Paul Ryan Calls Trump's Attack On Gold Star Family 'Beyond The Pale,' Still Supports Him

But he insists his endorsement isn't a "blank check."

WASHINGTON ― House Speaker Paul Ryan (R-Wis.) said Thursday that Donald Trump’s attempts to discredit the family of a soldier who died in Iraq were “beyond the pale,” but not so unacceptable that he would revoke his endorsement of the candidate. 

Over the last week, Trump has engaged in a back-and-forth with the parents of American war hero Army Capt. Humayun S.M. Khan, who was Muslim. Trump said Khan’s father, Khizr, “viciously attacked” him during his speech at the DNC, and suggested that Ghazala Khan hadn’t spoken because she was not allowed to do so. 

Republican leaders, including Ryan, issued statements earlier this week distancing themselves from Trump’s comments about the Khans, saying that the Khans, and their son’s sacrifice, “should always be honored.” Khizr Khan made a direct appeal to Ryan asking him to “repudiate” the Republican nominee. Days later, Trump said he could not endorse Ryan in his primary, which is just a week away.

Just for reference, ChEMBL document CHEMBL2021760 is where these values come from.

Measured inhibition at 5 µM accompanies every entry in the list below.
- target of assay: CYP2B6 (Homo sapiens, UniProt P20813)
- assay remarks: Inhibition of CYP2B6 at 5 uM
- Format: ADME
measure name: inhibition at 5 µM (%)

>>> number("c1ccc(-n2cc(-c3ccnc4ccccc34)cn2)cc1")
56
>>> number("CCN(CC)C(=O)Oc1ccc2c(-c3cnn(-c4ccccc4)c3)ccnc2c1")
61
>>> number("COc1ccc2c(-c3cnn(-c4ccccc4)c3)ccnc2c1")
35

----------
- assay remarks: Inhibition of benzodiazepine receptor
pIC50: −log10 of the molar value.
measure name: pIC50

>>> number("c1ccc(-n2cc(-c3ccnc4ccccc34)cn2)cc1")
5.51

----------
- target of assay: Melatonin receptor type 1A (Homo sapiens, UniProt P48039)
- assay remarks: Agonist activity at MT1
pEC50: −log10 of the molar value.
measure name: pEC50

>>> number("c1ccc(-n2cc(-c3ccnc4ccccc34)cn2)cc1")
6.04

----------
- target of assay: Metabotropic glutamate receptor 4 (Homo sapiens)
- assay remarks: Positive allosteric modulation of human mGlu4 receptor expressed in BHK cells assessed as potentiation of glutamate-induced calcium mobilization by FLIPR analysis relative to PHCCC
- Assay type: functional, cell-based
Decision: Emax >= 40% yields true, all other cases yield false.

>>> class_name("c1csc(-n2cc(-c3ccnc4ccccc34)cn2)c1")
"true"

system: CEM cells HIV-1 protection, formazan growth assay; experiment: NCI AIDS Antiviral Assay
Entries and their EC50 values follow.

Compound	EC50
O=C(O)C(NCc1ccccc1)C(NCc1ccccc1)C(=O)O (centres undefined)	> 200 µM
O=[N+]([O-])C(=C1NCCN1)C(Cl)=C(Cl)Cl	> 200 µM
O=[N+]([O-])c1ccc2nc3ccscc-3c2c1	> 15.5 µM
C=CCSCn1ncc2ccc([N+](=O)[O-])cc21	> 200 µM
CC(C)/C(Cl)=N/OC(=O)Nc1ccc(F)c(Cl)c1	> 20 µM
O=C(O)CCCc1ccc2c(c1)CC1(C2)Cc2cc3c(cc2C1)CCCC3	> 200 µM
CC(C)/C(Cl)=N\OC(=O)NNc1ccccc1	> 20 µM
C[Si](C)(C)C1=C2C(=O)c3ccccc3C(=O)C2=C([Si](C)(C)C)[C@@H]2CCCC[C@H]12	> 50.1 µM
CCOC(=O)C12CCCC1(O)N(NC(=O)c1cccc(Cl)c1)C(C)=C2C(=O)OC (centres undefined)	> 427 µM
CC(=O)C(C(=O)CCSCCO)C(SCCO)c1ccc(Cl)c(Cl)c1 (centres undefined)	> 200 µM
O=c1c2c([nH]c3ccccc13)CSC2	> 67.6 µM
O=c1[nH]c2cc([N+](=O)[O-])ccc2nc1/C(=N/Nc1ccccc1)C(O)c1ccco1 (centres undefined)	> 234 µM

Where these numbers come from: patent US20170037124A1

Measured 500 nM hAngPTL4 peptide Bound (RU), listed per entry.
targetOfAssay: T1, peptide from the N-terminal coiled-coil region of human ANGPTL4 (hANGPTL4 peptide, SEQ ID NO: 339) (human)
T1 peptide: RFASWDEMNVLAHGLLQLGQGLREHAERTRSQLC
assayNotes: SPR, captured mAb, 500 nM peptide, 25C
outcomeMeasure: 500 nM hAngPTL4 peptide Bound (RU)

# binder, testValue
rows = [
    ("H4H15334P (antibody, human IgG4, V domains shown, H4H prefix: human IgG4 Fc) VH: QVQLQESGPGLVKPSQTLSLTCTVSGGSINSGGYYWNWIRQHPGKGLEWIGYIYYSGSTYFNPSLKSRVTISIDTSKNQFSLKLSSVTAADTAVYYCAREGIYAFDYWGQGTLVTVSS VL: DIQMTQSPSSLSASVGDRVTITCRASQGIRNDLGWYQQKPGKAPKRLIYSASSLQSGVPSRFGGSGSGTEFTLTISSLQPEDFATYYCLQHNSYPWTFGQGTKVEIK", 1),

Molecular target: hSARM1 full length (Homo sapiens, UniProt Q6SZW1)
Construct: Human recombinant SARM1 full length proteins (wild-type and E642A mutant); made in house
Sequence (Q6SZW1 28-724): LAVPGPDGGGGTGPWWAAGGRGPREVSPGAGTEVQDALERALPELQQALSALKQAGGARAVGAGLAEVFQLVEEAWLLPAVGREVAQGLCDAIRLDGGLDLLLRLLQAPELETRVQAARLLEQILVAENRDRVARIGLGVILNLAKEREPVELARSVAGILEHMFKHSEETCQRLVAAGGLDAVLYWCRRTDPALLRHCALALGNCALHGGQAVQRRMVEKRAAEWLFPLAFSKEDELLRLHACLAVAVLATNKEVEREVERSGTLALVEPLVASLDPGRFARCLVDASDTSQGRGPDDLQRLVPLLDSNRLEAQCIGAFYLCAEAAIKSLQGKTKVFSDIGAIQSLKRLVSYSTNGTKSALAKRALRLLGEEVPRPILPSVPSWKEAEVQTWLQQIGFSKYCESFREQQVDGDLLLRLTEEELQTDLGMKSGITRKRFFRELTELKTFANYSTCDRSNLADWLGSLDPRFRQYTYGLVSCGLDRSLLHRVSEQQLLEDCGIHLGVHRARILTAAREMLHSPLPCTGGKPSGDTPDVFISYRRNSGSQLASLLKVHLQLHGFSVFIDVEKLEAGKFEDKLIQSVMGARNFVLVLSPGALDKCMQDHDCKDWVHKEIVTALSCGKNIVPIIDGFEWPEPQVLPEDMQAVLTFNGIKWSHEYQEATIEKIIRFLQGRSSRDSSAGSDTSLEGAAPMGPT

In his first interview since Trump’s comment, Ryan told Wisconsin radio station WTAQ that his endorsement of the real estate mogul is not a “blank check.” 

Ryan first told The Huffington Post in June that his support isn’t unconditional, hinting that he wouldn’t hesitate to sue Trump over his proposed Muslim ban if the nominee were to become president and implement it.

“I don’t know what that line is,” Ryan said at the time. “But right now, I want to make sure that we win the White House.”

It appears that neither insulting the family of a soldier who sacrificed his life serving the U.S. in Iraq, nor proposing a ban on Muslims from “terrorist countries” nor attacking the impartiality of a federal judge over his heritage are crossing the line for Ryan

Editor’s note: Donald Trump regularly incites political violence and is a serial liarrampant xenophoberacistmisogynist and birther who has repeatedly pledged to ban all Muslims ― 1.6 billion members of an entire religion ― from entering the U.S.